Actor Warren William peers into his future with several starlets in this still for The Mind Reader (1933). Photo from Starlet Showcase. 

Friday, December 18, 2009

Jennifer Jones, R.I.P.

For Jennifer I've had a jones
Her looks and her soft, dulcet tones
My mad love desire
I'll take to her pyre
and there in the fire jump her bones

Norm Knott

Actress Jennifer Jones in Love Letters (William Dieterle, 1945). Thanks to Doctor Macro. You'll find a touching and personal tribute to the actress here.

Hurry Up and Waitress

The boys want to do something rash
to siren who's slinging the hash
Her register rings
for things money brings
She won't accept love--only cash

Linda Darnell and Dana Andrews in Fallen Angel (Otto Preminger, 1945). A tip of the snap brim fedora to the blog Coffee, Coffee and more Coffee.

Thursday, December 17, 2009

Hinge Benefit

A secret's like locking a door
to a suite of forbidden decor
Through its keyholes we peek,
for what's hidden we seek
Intrigued, we've a need to explore

Surly Hack

You step through completely alone
A portal into the unknown
How will you survive
or get out alive
forgetting to bring your cell phone?!

Norm Knott

Secret Beyond the Door (Fritz Lang, 1948)

Wednesday, December 16, 2009

Junior Highs

Today kids drop drugs while at 'raves'
But back in the day they were slaves
The pushers would hook 'em
and teen-agers took 'em
and ended in premature graves

Tuesday, December 15, 2009

Grief--It's What's for Sinners

Insidious notions on sin
have burrowed down under my skin
I've Catholic guilt
right up to the hilt
self-loathing that eats from within

Monday, December 14, 2009

Ferry Scary

When crossing the swamp never tarry
The ferryman's haunting the ferry
This ghost on the loose
had hung from a noose:
The swampland's too soggy to bury

And here is the thing, he looks just like Ming...
Charles Middleton, who played Ming the Merciless in the
Flash Gordon serials is a spectral strangler in the moody,
low budget expressionism that is
Strangler of the Swamp
(Frank Wisbar, 1946). Click poster to enlarge.

Sunday, December 13, 2009

Gun Lazy

I guess it's a popular pose
A standby photographers chose
A thriller film still
that's filling the bill
when studios want "more of those."

Top to bottom: Dick Powell and Micheline Cheirel in Cornered;
Ray Danton and somebody in something; Edmund O'Brien and
Joanne Dru in 711 Ocean Drive; Victor Mature and Collen Gray
in Kiss of Death. All photos snatched from Starlet Showcase.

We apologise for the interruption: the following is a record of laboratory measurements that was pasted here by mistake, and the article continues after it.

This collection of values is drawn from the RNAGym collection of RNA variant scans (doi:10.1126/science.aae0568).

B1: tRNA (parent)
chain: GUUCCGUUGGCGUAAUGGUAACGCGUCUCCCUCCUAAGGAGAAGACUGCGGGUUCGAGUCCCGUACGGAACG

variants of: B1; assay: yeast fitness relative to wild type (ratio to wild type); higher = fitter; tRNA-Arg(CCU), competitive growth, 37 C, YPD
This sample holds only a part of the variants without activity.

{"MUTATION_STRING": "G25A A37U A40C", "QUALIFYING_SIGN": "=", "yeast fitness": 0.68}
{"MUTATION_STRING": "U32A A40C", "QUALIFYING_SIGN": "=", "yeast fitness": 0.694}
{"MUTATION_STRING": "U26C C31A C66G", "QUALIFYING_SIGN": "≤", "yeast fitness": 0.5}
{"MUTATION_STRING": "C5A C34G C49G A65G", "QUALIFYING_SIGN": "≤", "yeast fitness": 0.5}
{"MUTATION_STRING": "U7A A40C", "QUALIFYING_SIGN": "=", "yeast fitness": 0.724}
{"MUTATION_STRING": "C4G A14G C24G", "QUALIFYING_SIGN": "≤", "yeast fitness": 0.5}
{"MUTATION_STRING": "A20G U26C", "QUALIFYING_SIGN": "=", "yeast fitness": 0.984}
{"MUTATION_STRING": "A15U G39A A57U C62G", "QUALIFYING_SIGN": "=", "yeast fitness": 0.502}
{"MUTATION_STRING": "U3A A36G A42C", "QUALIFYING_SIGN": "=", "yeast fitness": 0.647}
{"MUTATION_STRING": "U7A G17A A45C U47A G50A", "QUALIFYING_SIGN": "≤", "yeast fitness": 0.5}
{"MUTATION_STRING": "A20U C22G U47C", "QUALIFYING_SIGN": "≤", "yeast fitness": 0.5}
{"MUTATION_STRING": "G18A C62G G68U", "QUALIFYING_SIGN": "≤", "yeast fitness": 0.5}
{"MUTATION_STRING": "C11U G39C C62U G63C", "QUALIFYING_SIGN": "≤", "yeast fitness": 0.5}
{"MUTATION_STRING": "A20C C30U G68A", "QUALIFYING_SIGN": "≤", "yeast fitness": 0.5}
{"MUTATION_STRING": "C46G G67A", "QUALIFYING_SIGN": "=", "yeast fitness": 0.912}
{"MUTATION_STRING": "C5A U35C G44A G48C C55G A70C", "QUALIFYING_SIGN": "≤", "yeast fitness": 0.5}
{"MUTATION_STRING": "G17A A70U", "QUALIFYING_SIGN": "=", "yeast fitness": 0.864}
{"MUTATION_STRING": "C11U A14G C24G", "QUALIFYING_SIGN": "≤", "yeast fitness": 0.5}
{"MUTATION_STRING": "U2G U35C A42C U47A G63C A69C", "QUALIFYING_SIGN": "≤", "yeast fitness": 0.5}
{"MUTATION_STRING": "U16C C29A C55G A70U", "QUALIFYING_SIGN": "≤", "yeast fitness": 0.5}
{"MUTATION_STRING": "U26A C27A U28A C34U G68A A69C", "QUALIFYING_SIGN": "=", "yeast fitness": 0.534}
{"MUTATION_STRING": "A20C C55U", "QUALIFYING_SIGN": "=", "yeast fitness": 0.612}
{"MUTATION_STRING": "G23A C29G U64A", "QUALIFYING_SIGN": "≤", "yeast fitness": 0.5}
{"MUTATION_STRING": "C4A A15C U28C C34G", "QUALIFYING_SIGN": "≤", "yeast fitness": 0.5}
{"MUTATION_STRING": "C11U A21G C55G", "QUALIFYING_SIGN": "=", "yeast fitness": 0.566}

Saturday, December 12, 2009

Point Blank Stage

The theater stage was bereft
theatric'lly there'd been a theft
When actor stole scene
from playwright, Eugene
O'Neill made an exit, stage left

© Ryan Woodland 2009

Friday, December 11, 2009

Wood, Working

There once was an artist named Wood
whose comics were better than good
For those who can see
his work at E.C.
the testing of time has withstood

Top: A terrific 3-D Wood illustration of Al "Jazzbo" Collins for
Mad Magazine #31, 1957.
Above: The last panel from Wood's E.C.
classic, "My World." Read the entire incredible story here.
We hope you've enjoyed Wood Week. For more of his wonderful
work visit Steve Thompson's Hooray For Wally Wood!
All art
© and trademark E.C. Comics 2009.

Thursday, December 10, 2009

Man on the Moon Maiden

In the fifties it wasn't too soon
to rocket right up to the moon
Then save lunar lassie
and, squeezing her chassis,
lay down in a crater and spoon

Rocket to the Moon #1, 1951. Art by
Wally Wood and Joe Orlando.

Wednesday, December 9, 2009

Base Detective

There was a detective in space
Of evidence hadn't a trace
Disgracing profession
he'd beat a confession
to crack ev'ry alien case

Space Detective #1, 1951. Art by Wally Wood.

Tuesday, December 8, 2009

Space Suited

It seems that most guys who fly rockets
wear space-suits with belts full of pockets
Their long-legged femmes
attract B.E.M.s
with eyeballs that bulge from their sockets

Three 1950s covers by the great Wally Wood,
who defined the art of science fiction in comics.
Glossary note: B.E.M.s are Bug-eyed Monsters.
Steve Mannion sent along this link to the original
art to original Wood E.C. art, including the Weird
Science-Fantasy cover seen above, here.
Steve is a big Wally Wood and E.C. fan. Check out
his fantastic E.C.-inspired art at his blog, here.

Monday, December 7, 2009

Full Metal Racket

His captor, so-called "Iron Maiden"
wears outfit she must be obeyed in
Our hero is caught
in picture quite fraught
With layers of meaning it's laden

Image thanks to Pencil Ink. Art by the masterful
Wally Wood, from T.H.U.N.D.E.R. Agents #1, 1965.
It's Wood Week at Limerwrecks.

Ugly Girl

Here's a late addition to Wolverton Week. It's a very short claymation piece called Ugly Girl, inspired by Basil Wolverton's Lena Hyena. Thanks to Richard Krauss at Midnight Fiction for the link.

This video isn't a rental
It doesn't need guidance parental

A very toothpaste-y
so short that it's hasty
claymation on hygiene that's dental

Sunday, December 6, 2009

Looming Tomb of Doom

The end of the world's drawing near
the reasons for which aren't clear
This warning in verse
is terribly terse
There isn't much time left, I fear

Click to enlarge the apocalyptic artistry of Basil Wolverton.
This is the end of Wolverton Week at Limerwrecks.

Saturday, December 5, 2009

Cover Hurl

She won't get the boys hot and sweaty
Her hair hangs like soggy spaghetti
Her face is a blot
it's starting to rot
She's better at ugly than Betty

Friday, December 4, 2009

A Little Crab'll Do Ya

The crabmen are crawling by night
They scuttle and skitter and bite
Don't sleep with the crabs--
they'll leave you with scabs

Start pulling your bed covers tight!

They Crawl By Night, from Journey Into Unknown
#15, 1953. Story by Daniel Keyes ("Flowers for
Algernon"), art by Basil Wolverton. Read this paranoid
classic in black-and-white at Pappy's Golden Age Comics,
or in its original 4 color version at The Horrors of It All.
Click on the images to enlarge them.